Margot It’s definitely a mix. You can see different changes designed to appeal to different groups. The changes would make tax cuts take effect sooner and would allow some changes to Medicaid favored by conservatives, so those are plays for the right.
But the changes don’t feel major to me. I can’t tell if they’re big enough to bring along Freedom Caucus members who are committed to full repeal or moderates who are worried about increases in the uninsured rate. Who do you think are the most gettable of the “no” votes, and what do they need?
Nate I’m not sure which group is most “gettable,” but I think it’s interesting that the changes weren’t clearly focused toward any one group, since most changes to make the bill more amenable to moderates would tend to push away the Freedom Caucus, and vice versa.
Regardless, the reality of the vote count is that the Freedom Caucus is the immediate barrier. Right now, a large bloc of the Freedom Caucus says they’re opposed. I don’t think it’s plausible to get down to fewer than a handful defections among non-Freedom Caucus Republicans.
So they need to win at least some of these Freedom Caucus defectors. But what can they really offer them at this point?
Margot I think this problem really highlights the narrow path to passage for this bill. Changes that would really please the Freedom Caucus — like getting rid of the tax credits altogether — would be nonstarters with moderates. Paul Ryan said that President Trump will close the deal. Does he have enough leverage?
Nate I guess we’ll find out. One thing that’s interesting, though, is that most of the “no” votes are from fairly conservative districts. The primary is the only potential electoral vulnerability for a lot of these representatives, but they’re still saying “no.” So it’s hard to look at the defectors and conclude they’re especially afraid of Trump.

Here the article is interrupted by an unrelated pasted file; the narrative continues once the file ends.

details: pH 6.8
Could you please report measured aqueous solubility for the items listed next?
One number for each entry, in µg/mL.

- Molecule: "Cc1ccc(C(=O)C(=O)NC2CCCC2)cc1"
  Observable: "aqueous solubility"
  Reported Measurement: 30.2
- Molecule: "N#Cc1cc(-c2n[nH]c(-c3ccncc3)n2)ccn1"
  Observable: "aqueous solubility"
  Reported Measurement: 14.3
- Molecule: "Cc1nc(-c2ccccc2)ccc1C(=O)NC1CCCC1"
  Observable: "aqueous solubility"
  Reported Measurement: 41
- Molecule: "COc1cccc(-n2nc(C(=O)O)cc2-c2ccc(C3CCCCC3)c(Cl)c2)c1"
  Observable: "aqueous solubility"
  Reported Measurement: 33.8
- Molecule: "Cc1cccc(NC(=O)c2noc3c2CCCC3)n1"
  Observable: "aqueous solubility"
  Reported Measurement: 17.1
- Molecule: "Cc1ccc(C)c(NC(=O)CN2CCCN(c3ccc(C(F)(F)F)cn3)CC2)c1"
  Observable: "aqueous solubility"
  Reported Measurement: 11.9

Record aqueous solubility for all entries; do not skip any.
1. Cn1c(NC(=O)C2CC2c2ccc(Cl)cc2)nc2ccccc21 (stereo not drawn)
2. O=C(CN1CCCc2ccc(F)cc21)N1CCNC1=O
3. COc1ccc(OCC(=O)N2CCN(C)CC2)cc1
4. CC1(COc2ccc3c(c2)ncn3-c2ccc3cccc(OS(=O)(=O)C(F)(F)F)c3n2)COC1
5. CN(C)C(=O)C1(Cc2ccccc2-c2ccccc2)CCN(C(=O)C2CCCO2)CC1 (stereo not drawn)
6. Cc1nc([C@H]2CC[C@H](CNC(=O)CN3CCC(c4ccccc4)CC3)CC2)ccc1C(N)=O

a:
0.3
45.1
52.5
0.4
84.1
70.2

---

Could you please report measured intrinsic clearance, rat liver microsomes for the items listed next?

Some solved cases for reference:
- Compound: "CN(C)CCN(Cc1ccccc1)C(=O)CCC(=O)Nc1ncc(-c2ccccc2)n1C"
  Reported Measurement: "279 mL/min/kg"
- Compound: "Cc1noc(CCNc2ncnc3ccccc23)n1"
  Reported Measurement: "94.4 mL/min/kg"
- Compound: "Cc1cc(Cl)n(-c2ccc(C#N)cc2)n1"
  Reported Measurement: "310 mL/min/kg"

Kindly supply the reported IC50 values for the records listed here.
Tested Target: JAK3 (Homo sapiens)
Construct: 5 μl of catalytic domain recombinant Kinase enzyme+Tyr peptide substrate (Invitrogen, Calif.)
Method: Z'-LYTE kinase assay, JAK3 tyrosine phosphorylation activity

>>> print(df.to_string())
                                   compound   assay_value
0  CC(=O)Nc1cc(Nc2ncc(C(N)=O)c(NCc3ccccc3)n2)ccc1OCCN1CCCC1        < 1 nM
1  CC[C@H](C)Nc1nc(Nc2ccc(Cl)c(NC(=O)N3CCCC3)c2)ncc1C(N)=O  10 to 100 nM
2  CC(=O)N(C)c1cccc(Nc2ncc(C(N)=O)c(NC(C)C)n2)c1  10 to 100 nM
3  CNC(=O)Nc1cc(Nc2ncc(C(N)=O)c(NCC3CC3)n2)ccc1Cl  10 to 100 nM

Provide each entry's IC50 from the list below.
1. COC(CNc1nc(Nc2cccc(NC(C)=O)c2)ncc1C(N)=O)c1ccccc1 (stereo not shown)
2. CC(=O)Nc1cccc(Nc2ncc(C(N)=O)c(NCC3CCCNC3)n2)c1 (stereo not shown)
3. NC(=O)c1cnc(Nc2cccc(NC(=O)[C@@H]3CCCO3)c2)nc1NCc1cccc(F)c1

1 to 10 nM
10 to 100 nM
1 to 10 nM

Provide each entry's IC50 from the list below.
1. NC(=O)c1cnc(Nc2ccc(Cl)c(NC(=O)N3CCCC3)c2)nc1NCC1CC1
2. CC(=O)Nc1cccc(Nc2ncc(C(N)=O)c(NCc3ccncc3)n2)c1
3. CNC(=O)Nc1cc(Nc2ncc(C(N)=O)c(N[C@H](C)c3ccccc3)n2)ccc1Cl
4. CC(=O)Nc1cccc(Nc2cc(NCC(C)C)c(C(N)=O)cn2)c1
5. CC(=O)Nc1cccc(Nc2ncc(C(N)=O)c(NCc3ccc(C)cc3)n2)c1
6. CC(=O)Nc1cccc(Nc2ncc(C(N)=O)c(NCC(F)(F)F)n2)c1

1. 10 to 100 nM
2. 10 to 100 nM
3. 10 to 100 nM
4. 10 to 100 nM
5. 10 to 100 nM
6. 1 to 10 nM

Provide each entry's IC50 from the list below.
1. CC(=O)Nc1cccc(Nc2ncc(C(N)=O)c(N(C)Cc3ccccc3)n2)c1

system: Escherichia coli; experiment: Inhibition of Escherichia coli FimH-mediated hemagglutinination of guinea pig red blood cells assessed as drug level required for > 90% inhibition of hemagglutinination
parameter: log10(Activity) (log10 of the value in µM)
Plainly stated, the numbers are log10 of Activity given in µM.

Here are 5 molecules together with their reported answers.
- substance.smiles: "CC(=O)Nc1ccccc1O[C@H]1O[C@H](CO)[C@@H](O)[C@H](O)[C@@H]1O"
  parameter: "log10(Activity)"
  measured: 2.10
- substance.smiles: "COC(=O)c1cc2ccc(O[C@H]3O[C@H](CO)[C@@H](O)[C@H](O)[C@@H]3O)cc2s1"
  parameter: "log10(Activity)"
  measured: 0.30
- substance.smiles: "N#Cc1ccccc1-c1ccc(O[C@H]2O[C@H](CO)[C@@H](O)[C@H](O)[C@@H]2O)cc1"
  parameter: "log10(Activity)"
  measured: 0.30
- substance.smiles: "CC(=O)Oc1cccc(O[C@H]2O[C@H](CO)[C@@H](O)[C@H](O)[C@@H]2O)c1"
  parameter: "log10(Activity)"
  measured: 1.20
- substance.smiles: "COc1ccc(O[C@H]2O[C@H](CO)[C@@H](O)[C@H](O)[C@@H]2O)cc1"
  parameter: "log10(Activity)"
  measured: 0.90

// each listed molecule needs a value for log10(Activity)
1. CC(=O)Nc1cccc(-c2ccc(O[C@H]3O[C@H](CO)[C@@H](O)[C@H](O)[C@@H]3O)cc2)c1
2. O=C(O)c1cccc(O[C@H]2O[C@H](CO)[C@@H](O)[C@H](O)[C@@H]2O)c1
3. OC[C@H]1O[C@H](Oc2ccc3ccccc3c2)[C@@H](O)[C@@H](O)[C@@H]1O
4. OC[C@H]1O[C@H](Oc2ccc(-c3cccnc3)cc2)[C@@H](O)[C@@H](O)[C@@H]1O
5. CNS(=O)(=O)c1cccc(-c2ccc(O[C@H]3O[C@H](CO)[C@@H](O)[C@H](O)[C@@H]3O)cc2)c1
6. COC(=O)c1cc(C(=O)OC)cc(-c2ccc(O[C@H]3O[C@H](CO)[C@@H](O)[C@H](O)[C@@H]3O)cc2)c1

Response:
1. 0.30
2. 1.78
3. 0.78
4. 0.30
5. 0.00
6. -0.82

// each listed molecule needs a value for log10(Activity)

As for the Freedom Caucus, who knows what they’ll do. But even if it gets past the Freedom Caucus and through the House, the bill will need to make it through the Senate.
It’s clear the Senate isn’t passing this bill, certainly not as written. How much different do you think the Senate bill would need to be to have a chance? Do they need modest or fundamental changes? At this point, I feel like the best bet for both chambers is to ignore the other and take it to conference.
Margot Even though the House vote count looks tight, the current legislation seems as if it was written with the politics of the House in mind.
The Senate has more of a moderate problem than the House, it appears. There are two senators — Lisa Murkowski and Susan Collins — who don’t like that the bill defunds Planned Parenthood. There are a few senators from states that expanded Medicaid who are worried about changes to that program. There are also some concerns about the generosity of tax credits, particularly for older Americans.
But here’s the thing: The Senate passed a partial repeal bill in 2015 that would have led to much more dire policy consequences — 32 million people losing insurance according to the Congressional Budget Office. So I do wonder if there will be pressure to find some sort of Obamacare repeal to pass.
It seems like the overall G.O.P. strategy on this bill is just to go as fast as possible. House committees marked up the bill without a C.B.O. score. Mitch McConnell has vowed to take a bill right to the Senate floor, perhaps as soon as next week. What do you think of that approach?
Nate I think there are two big forces behind the progress of this bill. One is that no one wants to be responsible for its failure. So I agree that if the House passes something, there will be a lot more pressure for the Senate to figure something out. They might not be able to do it, but they might really try.